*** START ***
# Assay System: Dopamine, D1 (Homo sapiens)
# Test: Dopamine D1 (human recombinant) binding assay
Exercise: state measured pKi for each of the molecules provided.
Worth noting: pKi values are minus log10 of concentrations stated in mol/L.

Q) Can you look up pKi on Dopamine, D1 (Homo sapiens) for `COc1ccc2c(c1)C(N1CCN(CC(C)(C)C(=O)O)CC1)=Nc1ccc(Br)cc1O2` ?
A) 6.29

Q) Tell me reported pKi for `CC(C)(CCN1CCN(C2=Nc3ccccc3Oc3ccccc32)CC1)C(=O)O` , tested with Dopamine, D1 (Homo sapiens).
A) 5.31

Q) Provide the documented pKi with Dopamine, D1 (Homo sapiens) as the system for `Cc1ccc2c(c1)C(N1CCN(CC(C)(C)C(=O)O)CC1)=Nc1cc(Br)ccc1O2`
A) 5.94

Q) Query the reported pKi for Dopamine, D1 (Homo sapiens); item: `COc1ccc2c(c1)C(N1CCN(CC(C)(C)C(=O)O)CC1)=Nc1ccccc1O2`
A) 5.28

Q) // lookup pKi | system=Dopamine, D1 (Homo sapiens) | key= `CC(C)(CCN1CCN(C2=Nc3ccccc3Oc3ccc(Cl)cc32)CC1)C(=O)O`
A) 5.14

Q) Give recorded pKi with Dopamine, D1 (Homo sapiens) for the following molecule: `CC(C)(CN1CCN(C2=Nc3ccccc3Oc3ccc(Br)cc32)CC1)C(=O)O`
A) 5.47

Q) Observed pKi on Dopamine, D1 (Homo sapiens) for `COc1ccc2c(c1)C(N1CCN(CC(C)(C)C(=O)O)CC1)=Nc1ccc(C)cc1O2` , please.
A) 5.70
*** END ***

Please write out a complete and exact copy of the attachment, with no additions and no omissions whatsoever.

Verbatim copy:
# Assay System: Dopamine, D1 (Homo sapiens)
# Test: Dopamine D1 (human recombinant) binding assay
Exercise: state measured pKi for each of the molecules provided.
Worth noting: pKi values are minus log10 of concentrations stated in mol/L.

Q) Can you look up pKi on Dopamine, D1 (Homo sapiens) for `COc1ccc2c(c1)C(N1CCN(CC(C)(C)C(=O)O)CC1)=Nc1ccc(Br)cc1O2` ?
A) 6.29

Q) Tell me reported pKi for `CC(C)(CCN1CCN(C2=Nc3ccccc3Oc3ccccc32)CC1)C(=O)O` , tested with Dopamine, D1 (Homo sapiens).
A) 5.31

Q) Provide the documented pKi with Dopamine, D1 (Homo sapiens) as the system for `Cc1ccc2c(c1)C(N1CCN(CC(C)(C)C(=O)O)CC1)=Nc1cc(Br)ccc1O2`
A) 5.94

Q) Query the reported pKi for Dopamine, D1 (Homo sapiens); item: `COc1ccc2c(c1)C(N1CCN(CC(C)(C)C(=O)O)CC1)=Nc1ccccc1O2`
A) 5.28

Q) // lookup pKi | system=Dopamine, D1 (Homo sapiens) | key= `CC(C)(CCN1CCN(C2=Nc3ccccc3Oc3ccc(Cl)cc32)CC1)C(=O)O`
A) 5.14

Q) Give recorded pKi with Dopamine, D1 (Homo sapiens) for the following molecule: `CC(C)(CN1CCN(C2=Nc3ccccc3Oc3ccc(Br)cc32)CC1)C(=O)O`
A) 5.47

Q) Observed pKi on Dopamine, D1 (Homo sapiens) for `COc1ccc2c(c1)C(N1CCN(CC(C)(C)C(=O)O)CC1)=Nc1ccc(C)cc1O2` , please.
A) 5.70